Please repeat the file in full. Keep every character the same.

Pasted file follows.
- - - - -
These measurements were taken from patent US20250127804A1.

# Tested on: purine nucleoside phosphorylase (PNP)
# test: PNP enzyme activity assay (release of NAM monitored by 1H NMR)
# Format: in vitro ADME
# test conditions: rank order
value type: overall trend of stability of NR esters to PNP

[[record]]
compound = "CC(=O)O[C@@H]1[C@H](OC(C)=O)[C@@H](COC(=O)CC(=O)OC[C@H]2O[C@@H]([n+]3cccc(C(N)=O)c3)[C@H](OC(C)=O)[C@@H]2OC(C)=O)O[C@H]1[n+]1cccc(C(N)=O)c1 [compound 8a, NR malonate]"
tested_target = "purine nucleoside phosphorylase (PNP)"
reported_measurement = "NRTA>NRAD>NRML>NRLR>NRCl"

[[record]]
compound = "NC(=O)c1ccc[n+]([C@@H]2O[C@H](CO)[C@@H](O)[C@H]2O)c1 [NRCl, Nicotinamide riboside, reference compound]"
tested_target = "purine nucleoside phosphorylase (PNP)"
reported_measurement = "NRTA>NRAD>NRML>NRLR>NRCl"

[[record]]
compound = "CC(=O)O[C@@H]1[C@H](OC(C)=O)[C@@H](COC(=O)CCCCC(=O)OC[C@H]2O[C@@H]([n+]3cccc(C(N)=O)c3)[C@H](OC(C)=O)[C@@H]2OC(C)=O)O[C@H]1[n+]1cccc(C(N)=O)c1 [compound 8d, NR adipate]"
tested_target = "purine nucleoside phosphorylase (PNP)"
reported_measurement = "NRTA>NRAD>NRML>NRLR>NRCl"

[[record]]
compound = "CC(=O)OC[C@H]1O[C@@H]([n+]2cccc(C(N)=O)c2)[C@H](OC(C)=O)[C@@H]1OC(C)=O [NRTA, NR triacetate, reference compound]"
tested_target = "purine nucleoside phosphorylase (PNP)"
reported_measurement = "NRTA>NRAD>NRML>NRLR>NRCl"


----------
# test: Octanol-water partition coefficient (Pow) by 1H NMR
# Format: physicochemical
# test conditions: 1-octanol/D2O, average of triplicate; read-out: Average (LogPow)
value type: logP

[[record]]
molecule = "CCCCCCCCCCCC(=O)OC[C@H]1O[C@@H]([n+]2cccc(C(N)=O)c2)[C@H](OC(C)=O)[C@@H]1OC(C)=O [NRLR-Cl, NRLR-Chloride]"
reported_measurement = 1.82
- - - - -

These measurements were taken from patent US20250127804A1.

# Tested on: purine nucleoside phosphorylase (PNP)
# test: PNP enzyme activity assay (release of NAM monitored by 1H NMR)
# Format: in vitro ADME
# test conditions: rank order
value type: overall trend of stability of NR esters to PNP

[[record]]
compound = "CC(=O)O[C@@H]1[C@H](OC(C)=O)[C@@H](COC(=O)CC(=O)OC[C@H]2O[C@@H]([n+]3cccc(C(N)=O)c3)[C@H](OC(C)=O)[C@@H]2OC(C)=O)O[C@H]1[n+]1cccc(C(N)=O)c1 [compound 8a, NR malonate]"
tested_target = "purine nucleoside phosphorylase (PNP)"
reported_measurement = "NRTA>NRAD>NRML>NRLR>NRCl"

[[record]]
compound = "NC(=O)c1ccc[n+]([C@@H]2O[C@H](CO)[C@@H](O)[C@H]2O)c1 [NRCl, Nicotinamide riboside, reference compound]"
tested_target = "purine nucleoside phosphorylase (PNP)"
reported_measurement = "NRTA>NRAD>NRML>NRLR>NRCl"

[[record]]
compound = "CC(=O)O[C@@H]1[C@H](OC(C)=O)[C@@H](COC(=O)CCCCC(=O)OC[C@H]2O[C@@H]([n+]3cccc(C(N)=O)c3)[C@H](OC(C)=O)[C@@H]2OC(C)=O)O[C@H]1[n+]1cccc(C(N)=O)c1 [compound 8d, NR adipate]"
tested_target = "purine nucleoside phosphorylase (PNP)"
reported_measurement = "NRTA>NRAD>NRML>NRLR>NRCl"

[[record]]
compound = "CC(=O)OC[C@H]1O[C@@H]([n+]2cccc(C(N)=O)c2)[C@H](OC(C)=O)[C@@H]1OC(C)=O [NRTA, NR triacetate, reference compound]"
tested_target = "purine nucleoside phosphorylase (PNP)"
reported_measurement = "NRTA>NRAD>NRML>NRLR>NRCl"


----------
# test: Octanol-water partition coefficient (Pow) by 1H NMR
# Format: physicochemical
# test conditions: 1-octanol/D2O, average of triplicate; read-out: Average (LogPow)
value type: logP

[[record]]
molecule = "CCCCCCCCCCCC(=O)OC[C@H]1O[C@@H]([n+]2cccc(C(N)=O)c2)[C@H](OC(C)=O)[C@@H]1OC(C)=O [NRLR-Cl, NRLR-Chloride]"
reported_measurement = 1.82